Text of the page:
We had no idea that so many wonderful things were happening under one roof, but one of the programs that we DID know about is called The Curbside Chronicle. It is a magazine that gives homeless people a chance to sell magazines and work their way to a better future. Instead of just standing on the street begging for money, it allows someone who might have trouble getting a traditional job a legitimate opportunity to make money. It also gives people like Mommy and Daddy a glimpse into the day in the life of someone living on the streets, and even displays a little humor in the section titled "Hoboscope," (AKA horoscope). Anytime we see someone wearing one of the green vests (and assuming we actually have cash on us), we buy one. I was a little bummed (no pun intended) that I didn't see any vendors while we were in the area but keep listening and you won't be disappointed.

We knew that a lot of people who are homeless don't have the basic necessities so we put together goody bags for 15 people (see pictures to learn what went into each bag). We also delivered tons of socks from Grandma and our friend, Jennifer; sticks of deodorants; bars of soap; stuff for ladies that you would be even more confused if I tried to explain; and snacks for our new friend, Ranya Forgotson O'Connor to keep in her office and offer to vendors when they are there. Some of our longtime friends and YaYa met us there and brought supplies, too! Baby Boy, did you see the faces of the people when Mommy opened the hatch on her vroom vroom? We didn't even have the bags unloaded yet and they were already excited and asking us for a bag! One of the ladies looked a little sad but Mommy told her how I was there to spread some love for you. I gave her a little encouragement and a hug, but maybe you could also watch over her, too.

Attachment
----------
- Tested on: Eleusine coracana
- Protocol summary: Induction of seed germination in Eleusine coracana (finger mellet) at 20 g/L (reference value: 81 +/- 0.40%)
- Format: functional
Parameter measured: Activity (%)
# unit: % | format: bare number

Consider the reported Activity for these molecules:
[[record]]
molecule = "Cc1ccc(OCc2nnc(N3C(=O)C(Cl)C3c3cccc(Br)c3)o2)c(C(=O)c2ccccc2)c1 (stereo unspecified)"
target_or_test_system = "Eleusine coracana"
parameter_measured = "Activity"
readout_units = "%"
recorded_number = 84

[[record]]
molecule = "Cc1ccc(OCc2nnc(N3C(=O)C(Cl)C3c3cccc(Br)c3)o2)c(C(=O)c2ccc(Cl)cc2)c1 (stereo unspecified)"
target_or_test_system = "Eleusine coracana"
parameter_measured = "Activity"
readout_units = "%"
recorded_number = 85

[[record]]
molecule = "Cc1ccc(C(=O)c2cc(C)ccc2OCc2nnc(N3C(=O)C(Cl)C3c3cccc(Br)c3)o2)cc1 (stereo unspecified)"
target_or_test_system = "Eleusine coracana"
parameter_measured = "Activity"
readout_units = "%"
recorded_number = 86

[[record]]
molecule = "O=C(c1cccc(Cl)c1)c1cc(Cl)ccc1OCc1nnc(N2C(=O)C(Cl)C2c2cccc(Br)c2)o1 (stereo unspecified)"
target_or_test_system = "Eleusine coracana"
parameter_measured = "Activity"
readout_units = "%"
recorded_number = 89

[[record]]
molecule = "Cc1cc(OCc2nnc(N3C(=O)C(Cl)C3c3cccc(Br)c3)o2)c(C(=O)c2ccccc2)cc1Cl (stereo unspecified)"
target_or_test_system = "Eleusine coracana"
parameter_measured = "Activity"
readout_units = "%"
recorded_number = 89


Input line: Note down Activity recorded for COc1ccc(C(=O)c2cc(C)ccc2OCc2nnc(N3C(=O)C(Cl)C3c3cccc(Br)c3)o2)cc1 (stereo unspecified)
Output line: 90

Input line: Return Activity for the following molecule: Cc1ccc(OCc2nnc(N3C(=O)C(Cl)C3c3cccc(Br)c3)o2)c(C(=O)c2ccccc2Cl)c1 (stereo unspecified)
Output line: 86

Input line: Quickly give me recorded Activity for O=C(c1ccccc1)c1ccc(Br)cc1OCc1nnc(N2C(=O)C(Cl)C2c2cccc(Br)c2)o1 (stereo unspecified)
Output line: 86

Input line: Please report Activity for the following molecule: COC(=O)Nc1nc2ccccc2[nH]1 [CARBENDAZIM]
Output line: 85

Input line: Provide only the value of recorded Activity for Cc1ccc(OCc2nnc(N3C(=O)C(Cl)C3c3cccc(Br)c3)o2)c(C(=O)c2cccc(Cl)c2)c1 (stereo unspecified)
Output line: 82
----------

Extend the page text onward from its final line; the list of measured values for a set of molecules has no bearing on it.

We left the Homeless Alliance even more grateful for things like a computer to write you this message, a choice whether to share our space or not, and a hot shower anytime we want. You ALWAYS loved splashing in the bath, using your net to "catch" your rubber fish, and squeezing (and usually drinking) water out of your squirt toys. However, there is not a bath tub at this facility and no one gets to sit in a deep tub of bubbles or drop Elmo's colorful tablets in their water. I'm also willing to bet none of these people have a Mickey Mouse toothbrush to brush (or mostly just chew) their teeth, or a Monster's Inc or various animal-themed hooded towel to dry off with when they were finished. All of your things are as you left them. I wish there was some sort of magic trick we could perform that would bring you back just as shockingly fast as you were taken away. It still seems like you are going to pop out from behind the curtains and start laughing when you see our elated faces. Maybe that's what heaven will be like. It will come swiftly and we won't even believe what we are seeing. We will just be so happy to be with you again.

Not everyone believes in heaven, but the people at our 3rd stop most certainly do. Much like the Homeless Alliance, Catholic Charities of the Archdiocese of Oklahoma City offers many programs to people of various walks of life inside one building. Some of the other social services agencies are only blocks apart, so they call this whole area the "Corridor of Hope." Catholic Charities recently moved to this new location and built in many symbols of their faith and community both in and outside the building. One fun fact of the day is that one of the more unique and artistic symbols (which also will be in the pictures) was even requested to be taken to the Vatican and replaced with a replica (that's a copy).

We came there specifically to learn more about their Refugee Resettlement Program and got to meet Maleeha Siddique, a former refugee from Afghanistan and Mark Chan, who run the program. I'd love to hear more about Maleeha's story, but we did learn that she speaks 5 languages which has proven to be highly useful to refugees coming into their new community.

I know this month we are highlighting homelessness so maybe you are wondering why we chose to "be nice" to refugees, too. Maybe you are also wondering what a refugee is. Well, my sweet boy, a refugee is someone who has had no other choice but to leave their home due to a "well-founded fear of being persecuted for reasons of race, religion, nationality, membership in a particular social group, or political opinion." That sounds pretty scary to me.